Jesus contends that the trial court grievously erred in ordering the implementation of the RTC's October 27, 1999 Decision considering that same does fix the amount of attorney's fees. According to Jesus, such disposition leaves the matter of computation of the attorney's fees uncertain and, hence, the writ of execution cannot be implemented. In this regard, Jesus points out that not even the Sheriff who will implement said Decision can compute the judgment awards. Besides, a sheriff is not clothed with the authority to render judicial functions such as the computation of specific amounts of judgment awards.Respondent's Arguments
Vicente counter-argues that the October 27, 1999 RTC Decision can no longer be made subject of review, either by way of an appeal or by way of a special civil action for certiorari
because it had already attained finality when after its promulgation, Jesus did not even file a motion for reconsideration thereof or interpose an appeal thereto. In fact, it was Vicente who actually filed a motion for reconsideration and a notice of appeal, which was eventually denied and disapproved by the trial court.Our Ruling
The petition lacks merit.The October 27, 1999 Decision of the RTC
is already final and executory, hence, immutable.
At the outset, it should be stressed that the October 27, 1999 Decision of the RTC is already final and executory. Hence, it can no longer be the subject of an appeal. Consequently, Jesus is bound by the decision and can no longer impugn the same. Indeed, well-settled is the rule that a decision that has attained finality can no longer be modified even if the modification is meant to correct erroneous conclusions of fact or law. The doctrine of finality of judgment is explained in Gallardo-Corro v. Gallardo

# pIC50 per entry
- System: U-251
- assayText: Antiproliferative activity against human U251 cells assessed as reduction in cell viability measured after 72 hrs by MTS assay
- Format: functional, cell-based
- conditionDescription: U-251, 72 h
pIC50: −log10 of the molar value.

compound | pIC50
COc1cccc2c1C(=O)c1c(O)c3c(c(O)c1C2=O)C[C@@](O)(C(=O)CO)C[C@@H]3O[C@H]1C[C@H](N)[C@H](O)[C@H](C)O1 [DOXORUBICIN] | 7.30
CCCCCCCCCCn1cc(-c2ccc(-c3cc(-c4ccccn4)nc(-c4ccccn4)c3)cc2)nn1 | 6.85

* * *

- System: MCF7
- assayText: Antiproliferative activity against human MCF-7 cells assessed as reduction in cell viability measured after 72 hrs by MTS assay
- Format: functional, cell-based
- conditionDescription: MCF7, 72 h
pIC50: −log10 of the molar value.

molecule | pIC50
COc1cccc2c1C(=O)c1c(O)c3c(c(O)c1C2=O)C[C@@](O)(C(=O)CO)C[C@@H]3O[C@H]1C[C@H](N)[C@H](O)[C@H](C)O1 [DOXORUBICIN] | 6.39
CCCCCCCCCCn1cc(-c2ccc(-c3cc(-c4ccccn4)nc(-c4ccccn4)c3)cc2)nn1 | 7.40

Nothing is more settled in law than that once a judgment attains finality it thereby becomes immutable and unalterable. It may no longer be modified in any respect, even if the modification is meant to correct what is perceived to be an erroneous conclusion of fact or law, and regardless of whether the modification is attempted to be made by the court rendering it or by the highest court of the land. Just as the losing party has the right to file an appeal within the prescribed period, the winning party also has the correlative right to enjoy the finality of the resolution of his case. The doctrine of finality of judgment is grounded on fundamental considerations of public policy and sound practice, and that, at the risk of occasional errors, the judgments or orders of courts must become final at some definite time fixed by law; otherwise, there would be no end to litigations, thus setting to naught the main role of courts of justice which is to assist in the enforcement of the rule of law and the maintenance of peace and order by settling justiciable controversies with finality.